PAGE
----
Think about that. Nearly a third of every email they analyzed had some sort of tracking mechanism in it. From a bare minimum pragmatic standpoint, those beacons reveal activity on the user’s email account, which could result in additional spammy messages coming in. In the most extreme of privacy implications, those beacons could put an individual at risk of their privacy or even personal safety (e.g., in the case of a political protester in a country without protected freedom of speech). The ubiquity of this technology use should concern us all. For further reading on this subject, I highly recommend another paper referenced in this one: Cookies That Give You Away: The Surveillance Implications of Web Tracking.
The authors “…present a set of heuristics to classify such leak-age as intentional or accidental (Section 4.1). Intentional leakage suggests a business relationship between the party sending the information and the party receiving it, whereas accidental leakage happens due to poor programming practices…”
This is excellent for the reader in helping to understand general rules of thumb regarding how their data is exposed, and whether that exposure is deliberate or not. The authors later go on to suggest systematic solutions to these challenges.
More interesting data, the authors “… find that 85% of emails in our corpus contain embedded third-party content, and 70% contain resources categorized as trackers by popular tracking-protection lists.”
This does not surprise me, and it raises the point of one of the significant challenges that users face in this space: the techniques that are described in the paper are considered “legitimate business” by many. Marketing and advertising are part and parcel of our modern economy. The problem with this it the very same techniques can be used maliciously (either by companies or criminals), and telling the two apart is challenging, at best.
The scale and the nature of the exposure is further described, in that out of over 12 thousand emails, the authors “… find that about 29% of emails leak the user’s email address to at least one third party, and about 19% of senders sent at least one email that had such a leak. The majority of these leaks (62%) are intentional, based on our heuristics. Tracking protection is helpful, but not perfect: it reduces the number of email leaks by 87%.”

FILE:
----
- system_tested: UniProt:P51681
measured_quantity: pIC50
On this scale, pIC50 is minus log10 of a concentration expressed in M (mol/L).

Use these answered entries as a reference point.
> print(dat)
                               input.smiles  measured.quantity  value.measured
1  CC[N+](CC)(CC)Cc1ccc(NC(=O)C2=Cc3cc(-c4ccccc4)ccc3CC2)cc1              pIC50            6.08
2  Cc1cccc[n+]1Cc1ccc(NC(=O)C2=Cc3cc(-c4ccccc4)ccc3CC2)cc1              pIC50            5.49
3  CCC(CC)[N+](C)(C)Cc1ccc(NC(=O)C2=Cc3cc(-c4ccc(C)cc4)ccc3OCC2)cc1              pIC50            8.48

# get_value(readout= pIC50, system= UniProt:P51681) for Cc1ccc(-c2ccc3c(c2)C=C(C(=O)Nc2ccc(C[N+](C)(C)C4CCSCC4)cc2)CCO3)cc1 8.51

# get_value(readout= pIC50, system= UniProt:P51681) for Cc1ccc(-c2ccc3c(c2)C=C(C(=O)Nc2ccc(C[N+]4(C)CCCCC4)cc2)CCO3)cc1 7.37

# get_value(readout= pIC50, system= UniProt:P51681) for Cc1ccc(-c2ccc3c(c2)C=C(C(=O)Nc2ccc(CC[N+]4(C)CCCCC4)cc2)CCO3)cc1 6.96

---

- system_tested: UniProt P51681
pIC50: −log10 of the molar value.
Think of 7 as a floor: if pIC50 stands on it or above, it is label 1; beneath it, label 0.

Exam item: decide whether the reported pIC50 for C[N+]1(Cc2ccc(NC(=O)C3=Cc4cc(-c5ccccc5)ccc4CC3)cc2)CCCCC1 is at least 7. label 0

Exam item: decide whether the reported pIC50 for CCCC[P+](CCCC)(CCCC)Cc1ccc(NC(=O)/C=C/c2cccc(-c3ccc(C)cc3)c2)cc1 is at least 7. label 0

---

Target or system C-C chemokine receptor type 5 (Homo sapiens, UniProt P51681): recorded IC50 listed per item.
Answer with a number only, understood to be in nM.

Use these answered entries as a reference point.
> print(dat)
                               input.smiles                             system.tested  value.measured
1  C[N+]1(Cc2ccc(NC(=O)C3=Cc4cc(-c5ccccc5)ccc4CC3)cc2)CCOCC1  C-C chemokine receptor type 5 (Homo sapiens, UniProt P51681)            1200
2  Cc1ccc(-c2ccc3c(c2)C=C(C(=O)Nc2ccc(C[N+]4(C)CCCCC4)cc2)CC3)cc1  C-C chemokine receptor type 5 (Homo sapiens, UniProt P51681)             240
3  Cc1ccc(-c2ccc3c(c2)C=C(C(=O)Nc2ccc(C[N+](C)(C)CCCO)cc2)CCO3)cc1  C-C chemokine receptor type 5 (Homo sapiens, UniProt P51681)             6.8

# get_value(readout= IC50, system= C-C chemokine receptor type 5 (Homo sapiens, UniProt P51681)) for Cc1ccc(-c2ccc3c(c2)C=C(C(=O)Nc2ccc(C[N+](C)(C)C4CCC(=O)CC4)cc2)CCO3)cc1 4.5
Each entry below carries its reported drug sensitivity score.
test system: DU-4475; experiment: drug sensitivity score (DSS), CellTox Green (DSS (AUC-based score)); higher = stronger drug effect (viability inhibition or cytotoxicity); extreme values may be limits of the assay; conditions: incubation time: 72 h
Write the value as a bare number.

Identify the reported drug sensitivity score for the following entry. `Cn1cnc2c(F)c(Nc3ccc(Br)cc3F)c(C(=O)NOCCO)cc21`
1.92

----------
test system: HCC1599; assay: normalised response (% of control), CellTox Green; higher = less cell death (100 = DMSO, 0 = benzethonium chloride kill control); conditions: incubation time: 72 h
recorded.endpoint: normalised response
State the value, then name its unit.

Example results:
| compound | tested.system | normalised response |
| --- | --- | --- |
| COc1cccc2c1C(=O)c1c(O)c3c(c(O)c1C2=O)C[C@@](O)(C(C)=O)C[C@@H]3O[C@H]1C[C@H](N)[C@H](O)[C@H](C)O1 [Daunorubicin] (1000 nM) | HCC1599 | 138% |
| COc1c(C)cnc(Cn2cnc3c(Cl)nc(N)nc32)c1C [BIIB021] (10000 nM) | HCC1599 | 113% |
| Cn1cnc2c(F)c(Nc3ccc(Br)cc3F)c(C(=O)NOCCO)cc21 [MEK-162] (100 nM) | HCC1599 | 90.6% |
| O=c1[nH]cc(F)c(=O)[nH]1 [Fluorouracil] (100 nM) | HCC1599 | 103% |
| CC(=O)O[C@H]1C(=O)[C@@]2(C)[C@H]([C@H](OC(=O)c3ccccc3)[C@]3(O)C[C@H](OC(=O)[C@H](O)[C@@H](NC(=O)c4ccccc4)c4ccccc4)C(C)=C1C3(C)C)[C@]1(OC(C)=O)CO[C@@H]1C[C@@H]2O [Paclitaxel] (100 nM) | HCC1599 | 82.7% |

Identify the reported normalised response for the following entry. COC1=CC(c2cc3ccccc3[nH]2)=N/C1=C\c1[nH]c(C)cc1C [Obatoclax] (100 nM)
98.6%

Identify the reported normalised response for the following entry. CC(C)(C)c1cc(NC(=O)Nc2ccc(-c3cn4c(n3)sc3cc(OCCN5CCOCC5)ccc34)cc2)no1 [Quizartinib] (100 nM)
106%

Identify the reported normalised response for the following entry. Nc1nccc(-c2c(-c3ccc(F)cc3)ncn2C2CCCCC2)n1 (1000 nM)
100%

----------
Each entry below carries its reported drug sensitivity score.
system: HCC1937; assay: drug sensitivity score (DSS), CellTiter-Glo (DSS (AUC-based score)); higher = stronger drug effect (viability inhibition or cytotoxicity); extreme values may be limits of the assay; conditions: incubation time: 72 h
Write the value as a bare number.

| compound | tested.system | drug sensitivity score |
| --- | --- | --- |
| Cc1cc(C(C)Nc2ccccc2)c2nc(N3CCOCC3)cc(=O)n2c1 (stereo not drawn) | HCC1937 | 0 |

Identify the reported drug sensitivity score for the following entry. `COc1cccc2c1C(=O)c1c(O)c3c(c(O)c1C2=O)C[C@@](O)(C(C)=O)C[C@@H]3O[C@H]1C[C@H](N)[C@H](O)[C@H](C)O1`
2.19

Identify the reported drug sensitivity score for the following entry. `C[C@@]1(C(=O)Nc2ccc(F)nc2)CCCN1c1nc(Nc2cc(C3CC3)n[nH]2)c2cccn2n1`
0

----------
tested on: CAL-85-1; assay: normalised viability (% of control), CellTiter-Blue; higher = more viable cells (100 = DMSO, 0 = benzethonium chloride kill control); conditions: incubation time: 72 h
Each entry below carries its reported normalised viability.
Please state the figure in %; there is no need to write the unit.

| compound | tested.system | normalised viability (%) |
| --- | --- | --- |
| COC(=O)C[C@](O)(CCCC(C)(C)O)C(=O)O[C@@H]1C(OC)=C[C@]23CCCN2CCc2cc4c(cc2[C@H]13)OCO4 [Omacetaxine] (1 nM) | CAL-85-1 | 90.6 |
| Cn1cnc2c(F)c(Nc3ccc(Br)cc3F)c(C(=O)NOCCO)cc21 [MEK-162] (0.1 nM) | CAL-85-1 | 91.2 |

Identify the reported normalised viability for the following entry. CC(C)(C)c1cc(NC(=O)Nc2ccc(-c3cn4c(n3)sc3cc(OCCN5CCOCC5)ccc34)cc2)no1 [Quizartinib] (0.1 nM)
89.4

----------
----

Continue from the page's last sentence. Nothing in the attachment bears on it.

I know a fair amount about web tracking and email tracking, but one specific finding that was surprising to me was that the authors “… observe some tracking images which redirect to new domains upon every subsequent reload of the same email.” This is an interesting and advanced wrinkle in the overall tracking landscape that I had never considered before. It makes sense, though, as there may be value in determining if a reader views the same message multiple times.
Tweet 5/5 - Windows Privilege Escalation Methods for Pentesters
“Know your hacker. [Link to article]”
As are most from thegrugq, this is a good article. I am biased as a pentester, and I don’t agree 100% with his pigeon-holing structure (specifically, lumping red team in with pentesters, since there is a difference that has become more and more clear in the last couple years). Also, I wish I had 2 weeks of testing, per thegrugq’s comment: “Finally, those guys are fast. They have two weeks to work and they hardly need it before they have DA.”
That said, I 100% agree with thegrugq’s conclusion to the pentester section: “Clients who do not scope a project to make pentester intent mimic malicious actor intent are not getting value from their services.” This is also a burden on the pentester companies. If a pentest company is not helping their client to scope an engagement to mimic real world scenarios and risks, that company is failing their client. In his conclusion, thegrugq does go on to add that “Good pen test teams will rise to the challenge and supply the sort of assessment that actually generates value.”
As a last bonus, ASM is my new favorite acronym :D